Bouchette might have had a point, but Steelers coaches were already angling to replace Max Starks with Willie Colon by the end of his rookie year. Colon did beat out Starks on the right side, and held down the fort there from 2007 to 2009. Injuries of course ruined his 2010 and 2011 season and derailed it in 2012 when he’d settled in at offensive guard. Grade: Quality Value Pick

Orien Harris, defensive tackle out of Miami was the Steelers second fourth round pick in 2004. He never played a down for the Steelers, but did appear in 18 games for the Bengals and Browns in the next three season. Grade: Bust

Steelers 2007 Fourth Round Picks — Daniel Sepulveda and Ryan McBean

The Mike Tomlin era began with two fourth round picks and it started with a bang, of sorts.
Mike Tomlin looked to make a statement with his first draft by trading up to get a punter to emphasize the importance of special teams. Daniel Sepulveda was the pick.

Sepulveda had two decent seasons punting, until injuries cost him the 2008 season. He injured himself again in 2010. To the surprise of many, the Steelers brought him back in 2011, but his last game was the Steelers All Saints day upset of the Patriots. It is not Sepulveda the Steelers picked him first, but if you pick a punter in the fourth round, he’d better be All World. Sepulveda wasn’t that even when healthy: Grade: Disappointment

The Steelers second 4th round pick was of Ryan McBean, a defensive tackle out of Oklahoma State. McBean played one game as a rookie in Pittsburgh during 2007 for the Steelers, and then 46 the three years afterwards including 21 starts. Unfortunately, McBean played his last four seasons for Denver and Baltimore. His stats indicate OK value for a 4th round pick, unfortunately, the Steelers didn’t benefit from any of that value. Grade: Bust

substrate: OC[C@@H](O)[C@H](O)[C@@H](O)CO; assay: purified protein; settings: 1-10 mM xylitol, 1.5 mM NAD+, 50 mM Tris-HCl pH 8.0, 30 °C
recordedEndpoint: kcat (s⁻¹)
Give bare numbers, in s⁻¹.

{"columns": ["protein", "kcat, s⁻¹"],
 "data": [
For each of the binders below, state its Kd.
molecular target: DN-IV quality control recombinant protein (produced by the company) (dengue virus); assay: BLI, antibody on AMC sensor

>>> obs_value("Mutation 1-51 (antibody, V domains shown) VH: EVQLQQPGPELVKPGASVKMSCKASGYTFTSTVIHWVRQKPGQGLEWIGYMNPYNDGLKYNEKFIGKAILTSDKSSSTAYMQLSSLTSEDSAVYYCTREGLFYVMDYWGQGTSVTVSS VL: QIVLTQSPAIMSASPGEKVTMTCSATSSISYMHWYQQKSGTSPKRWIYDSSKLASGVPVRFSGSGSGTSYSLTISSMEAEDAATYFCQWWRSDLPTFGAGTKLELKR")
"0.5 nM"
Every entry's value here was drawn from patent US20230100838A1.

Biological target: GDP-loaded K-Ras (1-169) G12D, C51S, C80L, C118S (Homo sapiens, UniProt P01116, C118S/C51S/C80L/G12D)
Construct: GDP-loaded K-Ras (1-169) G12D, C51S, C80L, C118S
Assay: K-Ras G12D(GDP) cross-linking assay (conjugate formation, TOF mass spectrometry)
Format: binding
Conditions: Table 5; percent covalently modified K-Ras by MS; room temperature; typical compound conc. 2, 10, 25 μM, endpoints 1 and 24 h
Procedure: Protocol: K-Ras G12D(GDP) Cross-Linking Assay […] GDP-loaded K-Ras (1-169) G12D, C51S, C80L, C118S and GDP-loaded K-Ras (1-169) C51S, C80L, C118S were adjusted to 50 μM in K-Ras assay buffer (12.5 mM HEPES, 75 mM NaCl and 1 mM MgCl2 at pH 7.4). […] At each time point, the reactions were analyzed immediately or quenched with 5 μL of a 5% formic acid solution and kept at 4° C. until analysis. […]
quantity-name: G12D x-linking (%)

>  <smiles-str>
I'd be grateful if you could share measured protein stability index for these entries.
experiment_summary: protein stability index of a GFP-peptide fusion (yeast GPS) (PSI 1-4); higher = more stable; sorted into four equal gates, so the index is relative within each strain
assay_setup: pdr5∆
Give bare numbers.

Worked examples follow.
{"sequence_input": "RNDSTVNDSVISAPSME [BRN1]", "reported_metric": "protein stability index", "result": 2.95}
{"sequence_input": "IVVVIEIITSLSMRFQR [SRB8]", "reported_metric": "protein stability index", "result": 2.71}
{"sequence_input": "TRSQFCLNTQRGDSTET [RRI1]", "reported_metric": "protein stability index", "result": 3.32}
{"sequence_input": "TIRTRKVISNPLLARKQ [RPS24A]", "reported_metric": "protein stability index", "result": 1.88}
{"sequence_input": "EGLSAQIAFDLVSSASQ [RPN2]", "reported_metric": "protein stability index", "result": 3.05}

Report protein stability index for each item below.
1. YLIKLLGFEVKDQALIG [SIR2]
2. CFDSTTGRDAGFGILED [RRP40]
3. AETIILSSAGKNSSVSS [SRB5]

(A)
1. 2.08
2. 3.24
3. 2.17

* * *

Steelers 2008 Fourth Round Pick – Tony Hills

As mentioned when profiling 2008’s 3rd round pick Bruce Davis, Jim Wexell wrote that Mike Tomlin would match Tony Hills and Bruce Davis together during training camp and extol both men on, saying, “I’m going to make a player out of one of you.”

  • Unfortunately, Tomlin was wrong about both men.

Davis was gone in a year. Tony Hills however, stuck around. However, he did not dress in 2008 nor did he suit up in 2009. Hills got a little bit of a reprise under 2010’s special teams coach Sean Kugler, and he actually saw action in four games. The Steelers experimented with him at guard during the 2011 preseason, but cut him.

Since then Tony Hills has stuck on with Denver, Indianapolis, Dallas, Miami and most recently in 2015 New Orleans, seeing spot duty (and one start) in 18 games. But when you draft a tackle in the 4th round, you really need more than four games in 3 seasons. Grade: Bust

Steelers 2009 Fourth Round Pick – Traded

The Steelers traded their 4th round pick along with their second to get Denver’s two 3rd round picks in the 2009 NFL Draft.

Steelers 2010 Fourth Round Pick – Thaddeus Gibson

The Steelers used their 2010 4th round pick on linebacker Thaddeus Gibson. The early reports on Gibson out of Latrobe were positive. However, when the Steelers needed to make a roster move in October, Gibson’s spot was sacrificed. San Francasico snapped him up, where he saw spot duty in two teams. He’d get spot duty in two more games the next season with the Bears, and then a roster spot sans the spot duty with the Titans. Gibson was out of football after that. Grade: Bust